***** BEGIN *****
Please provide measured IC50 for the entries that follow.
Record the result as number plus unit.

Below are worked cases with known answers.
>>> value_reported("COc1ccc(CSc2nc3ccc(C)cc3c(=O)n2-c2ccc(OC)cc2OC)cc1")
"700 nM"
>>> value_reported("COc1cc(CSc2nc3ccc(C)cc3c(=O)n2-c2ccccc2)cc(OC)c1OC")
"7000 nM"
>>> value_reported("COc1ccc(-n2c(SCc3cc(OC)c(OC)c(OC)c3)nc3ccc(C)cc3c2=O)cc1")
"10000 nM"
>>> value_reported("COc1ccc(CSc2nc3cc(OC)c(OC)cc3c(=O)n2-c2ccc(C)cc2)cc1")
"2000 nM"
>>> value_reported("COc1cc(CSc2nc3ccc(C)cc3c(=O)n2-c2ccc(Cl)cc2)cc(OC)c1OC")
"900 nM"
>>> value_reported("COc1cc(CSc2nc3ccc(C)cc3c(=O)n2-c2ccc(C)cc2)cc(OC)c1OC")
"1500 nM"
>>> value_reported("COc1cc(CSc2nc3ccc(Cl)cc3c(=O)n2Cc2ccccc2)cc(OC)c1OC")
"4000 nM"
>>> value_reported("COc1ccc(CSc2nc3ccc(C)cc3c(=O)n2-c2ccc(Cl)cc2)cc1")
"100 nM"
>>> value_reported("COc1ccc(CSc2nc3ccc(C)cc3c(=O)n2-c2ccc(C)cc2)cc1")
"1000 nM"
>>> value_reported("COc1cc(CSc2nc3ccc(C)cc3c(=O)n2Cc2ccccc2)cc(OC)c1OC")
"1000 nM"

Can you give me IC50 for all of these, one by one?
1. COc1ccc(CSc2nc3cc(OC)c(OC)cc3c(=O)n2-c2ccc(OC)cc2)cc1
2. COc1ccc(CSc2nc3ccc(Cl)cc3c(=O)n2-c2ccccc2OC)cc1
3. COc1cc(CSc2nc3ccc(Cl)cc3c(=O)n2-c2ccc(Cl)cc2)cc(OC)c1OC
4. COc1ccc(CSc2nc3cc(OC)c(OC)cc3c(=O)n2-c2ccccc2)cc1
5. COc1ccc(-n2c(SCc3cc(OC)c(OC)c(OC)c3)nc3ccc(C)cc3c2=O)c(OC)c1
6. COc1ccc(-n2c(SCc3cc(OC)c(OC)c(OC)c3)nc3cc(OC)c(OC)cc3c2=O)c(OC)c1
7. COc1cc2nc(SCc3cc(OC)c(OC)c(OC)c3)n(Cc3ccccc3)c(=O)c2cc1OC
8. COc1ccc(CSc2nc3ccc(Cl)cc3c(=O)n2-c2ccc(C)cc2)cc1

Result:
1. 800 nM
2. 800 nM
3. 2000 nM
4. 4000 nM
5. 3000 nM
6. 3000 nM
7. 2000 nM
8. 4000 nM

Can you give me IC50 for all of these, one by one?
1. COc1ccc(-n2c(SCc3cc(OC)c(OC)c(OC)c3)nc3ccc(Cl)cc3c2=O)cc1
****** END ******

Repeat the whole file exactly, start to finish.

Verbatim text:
Please provide measured IC50 for the entries that follow.
Record the result as number plus unit.

Below are worked cases with known answers.
>>> value_reported("COc1ccc(CSc2nc3ccc(C)cc3c(=O)n2-c2ccc(OC)cc2OC)cc1")
"700 nM"
>>> value_reported("COc1cc(CSc2nc3ccc(C)cc3c(=O)n2-c2ccccc2)cc(OC)c1OC")
"7000 nM"
>>> value_reported("COc1ccc(-n2c(SCc3cc(OC)c(OC)c(OC)c3)nc3ccc(C)cc3c2=O)cc1")
"10000 nM"
>>> value_reported("COc1ccc(CSc2nc3cc(OC)c(OC)cc3c(=O)n2-c2ccc(C)cc2)cc1")
"2000 nM"
>>> value_reported("COc1cc(CSc2nc3ccc(C)cc3c(=O)n2-c2ccc(Cl)cc2)cc(OC)c1OC")
"900 nM"
>>> value_reported("COc1cc(CSc2nc3ccc(C)cc3c(=O)n2-c2ccc(C)cc2)cc(OC)c1OC")
"1500 nM"
>>> value_reported("COc1cc(CSc2nc3ccc(Cl)cc3c(=O)n2Cc2ccccc2)cc(OC)c1OC")
"4000 nM"
>>> value_reported("COc1ccc(CSc2nc3ccc(C)cc3c(=O)n2-c2ccc(Cl)cc2)cc1")
"100 nM"
>>> value_reported("COc1ccc(CSc2nc3ccc(C)cc3c(=O)n2-c2ccc(C)cc2)cc1")
"1000 nM"
>>> value_reported("COc1cc(CSc2nc3ccc(C)cc3c(=O)n2Cc2ccccc2)cc(OC)c1OC")
"1000 nM"

Can you give me IC50 for all of these, one by one?
1. COc1ccc(CSc2nc3cc(OC)c(OC)cc3c(=O)n2-c2ccc(OC)cc2)cc1
2. COc1ccc(CSc2nc3ccc(Cl)cc3c(=O)n2-c2ccccc2OC)cc1
3. COc1cc(CSc2nc3ccc(Cl)cc3c(=O)n2-c2ccc(Cl)cc2)cc(OC)c1OC
4. COc1ccc(CSc2nc3cc(OC)c(OC)cc3c(=O)n2-c2ccccc2)cc1
5. COc1ccc(-n2c(SCc3cc(OC)c(OC)c(OC)c3)nc3ccc(C)cc3c2=O)c(OC)c1
6. COc1ccc(-n2c(SCc3cc(OC)c(OC)c(OC)c3)nc3cc(OC)c(OC)cc3c2=O)c(OC)c1
7. COc1cc2nc(SCc3cc(OC)c(OC)c(OC)c3)n(Cc3ccccc3)c(=O)c2cc1OC
8. COc1ccc(CSc2nc3ccc(Cl)cc3c(=O)n2-c2ccc(C)cc2)cc1

Result:
1. 800 nM
2. 800 nM
3. 2000 nM
4. 4000 nM
5. 3000 nM
6. 3000 nM
7. 2000 nM
8. 4000 nM

Can you give me IC50 for all of these, one by one?
1. COc1ccc(-n2c(SCc3cc(OC)c(OC)c(OC)c3)nc3ccc(Cl)cc3c2=O)cc1